Artist/Song: Poets of the Fall - “War” and “Poet and the Muse” (as Old Gods of Asgard)
Game: Alan Wake

I've mentioned these guys before. Since encountering their music in Alan Wake, the Finnish rock band Poets of the Fall has become one of my very favorite bands of all time. I haven't been to a concert in years, but if these guys have a tour that takes them anywhere near Chicago, I may have to clear my schedule and score tickets. They appear throughout the game both as themselves, and performing two songs as the fictional Nordic Metal Band from the 1970s called Old Gods of Asgard. (Video above is an "Old Gods" power ballad.)  Most of their stuff sounds like a blend between Jethro Tull and Queensryche, clean vocals and dark undertones in the music. Outside of the songs from the games, I am a huge fan of both the newest album, Twilight Theater, and Carnival of Rust from 2006. They also wrote and performed the closing credits to Max Payne 2.

Artist/Song: Jonathan Coulton - “Still Alive”
Game: Portal

Even people who have never tried Portal have likely heard the closing credits song over and over again. The clever lyrics, darkly humorous and in keeping with the tone of the game itself plus the incredibly catchy tune got many geeks to play the song to death and memorize all the words. Mr. Coulton wrote the song, but didn't perform it himself. A little digging online reveals a career built on funny songs with geeky themes, from Zombie Office Workers trying calmly to draft a memo to get the humans to let them in (RE: Your Brains,) to a young nerd who dreams of the day in the future when he can become a cyborg supervillain with a lab in space, because he is humiliated by a girl he likes now (Future Soon.) I've heard most of his albums, and the songs are catchy, well performed and genuinely funny throughout, so long as your sense of humor is twisted.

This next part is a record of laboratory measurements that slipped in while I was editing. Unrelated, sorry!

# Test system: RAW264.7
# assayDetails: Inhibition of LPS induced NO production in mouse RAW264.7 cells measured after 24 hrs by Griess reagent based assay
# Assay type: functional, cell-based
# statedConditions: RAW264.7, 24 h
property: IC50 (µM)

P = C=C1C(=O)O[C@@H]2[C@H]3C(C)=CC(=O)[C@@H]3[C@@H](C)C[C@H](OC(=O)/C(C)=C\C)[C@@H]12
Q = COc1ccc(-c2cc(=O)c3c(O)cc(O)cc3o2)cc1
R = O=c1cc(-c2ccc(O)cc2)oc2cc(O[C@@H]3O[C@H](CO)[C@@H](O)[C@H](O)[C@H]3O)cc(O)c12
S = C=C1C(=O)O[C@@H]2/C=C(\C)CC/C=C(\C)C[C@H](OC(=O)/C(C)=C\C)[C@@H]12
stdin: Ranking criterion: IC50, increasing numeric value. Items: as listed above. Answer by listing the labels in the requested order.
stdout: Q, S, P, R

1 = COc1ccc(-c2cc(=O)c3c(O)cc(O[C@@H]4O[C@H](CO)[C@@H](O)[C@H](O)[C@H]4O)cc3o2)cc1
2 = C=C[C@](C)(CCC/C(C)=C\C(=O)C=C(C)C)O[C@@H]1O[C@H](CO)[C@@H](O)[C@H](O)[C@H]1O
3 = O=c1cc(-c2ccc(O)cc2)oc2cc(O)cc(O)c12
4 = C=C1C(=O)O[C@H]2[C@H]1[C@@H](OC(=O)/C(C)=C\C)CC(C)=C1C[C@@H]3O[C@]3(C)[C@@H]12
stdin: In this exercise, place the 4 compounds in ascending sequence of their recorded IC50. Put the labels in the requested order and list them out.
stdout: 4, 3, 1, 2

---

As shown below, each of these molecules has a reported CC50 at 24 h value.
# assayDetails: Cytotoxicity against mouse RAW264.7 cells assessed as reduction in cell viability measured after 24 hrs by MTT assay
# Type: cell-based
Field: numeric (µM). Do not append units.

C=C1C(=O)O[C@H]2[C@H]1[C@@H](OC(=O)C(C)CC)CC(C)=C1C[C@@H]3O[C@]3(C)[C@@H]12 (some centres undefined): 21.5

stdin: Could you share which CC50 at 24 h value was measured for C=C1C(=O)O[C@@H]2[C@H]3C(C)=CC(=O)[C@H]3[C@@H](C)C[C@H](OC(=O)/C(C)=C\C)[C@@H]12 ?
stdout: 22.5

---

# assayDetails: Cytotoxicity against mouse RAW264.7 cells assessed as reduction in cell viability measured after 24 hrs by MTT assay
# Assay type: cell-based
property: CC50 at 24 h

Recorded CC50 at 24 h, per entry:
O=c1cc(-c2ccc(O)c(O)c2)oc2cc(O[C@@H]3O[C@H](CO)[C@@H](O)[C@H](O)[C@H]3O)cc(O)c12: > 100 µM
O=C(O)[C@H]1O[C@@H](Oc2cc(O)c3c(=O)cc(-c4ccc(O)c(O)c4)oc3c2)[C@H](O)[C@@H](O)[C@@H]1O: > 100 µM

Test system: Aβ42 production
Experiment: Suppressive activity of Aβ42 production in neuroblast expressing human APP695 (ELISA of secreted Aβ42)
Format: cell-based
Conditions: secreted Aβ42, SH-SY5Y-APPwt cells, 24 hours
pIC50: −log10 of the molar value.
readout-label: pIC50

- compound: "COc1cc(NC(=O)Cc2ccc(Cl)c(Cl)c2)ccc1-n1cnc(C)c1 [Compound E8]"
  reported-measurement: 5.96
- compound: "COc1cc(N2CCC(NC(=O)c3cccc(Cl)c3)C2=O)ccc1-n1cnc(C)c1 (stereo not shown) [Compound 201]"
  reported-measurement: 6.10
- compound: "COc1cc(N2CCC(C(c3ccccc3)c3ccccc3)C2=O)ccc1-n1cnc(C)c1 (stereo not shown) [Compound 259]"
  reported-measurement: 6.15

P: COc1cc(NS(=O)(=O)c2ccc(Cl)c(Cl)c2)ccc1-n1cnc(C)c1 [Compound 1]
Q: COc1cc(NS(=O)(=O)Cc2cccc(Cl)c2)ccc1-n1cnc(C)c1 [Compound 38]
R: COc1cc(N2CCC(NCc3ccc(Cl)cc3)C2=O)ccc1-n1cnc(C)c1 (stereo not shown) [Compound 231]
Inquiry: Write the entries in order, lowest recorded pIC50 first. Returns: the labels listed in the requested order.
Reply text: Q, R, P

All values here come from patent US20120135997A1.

There are scores of songs from the music games like Rock Band and Guitar Hero that I left off, mainly because most of my favorites from that genre are tunes I already knew about before the games featuring them. Also worth a brief mention is the track from Portal 2, “Exile Vilify” by The National. I played that song again and again to the point of my wife yelling at me right after hearing it. More than one of the Skateboarding games on consoles have had songs on their soundtracks that I've since tracked down, and the Grand Theft Auto series has great music on the various in-game radio stations as well.
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Bonjour Tristesse said...

I would have picked The Ink Spots from Fallout but the Louis Armstrong track is a great one too

Alpha said...

Butcher Pete!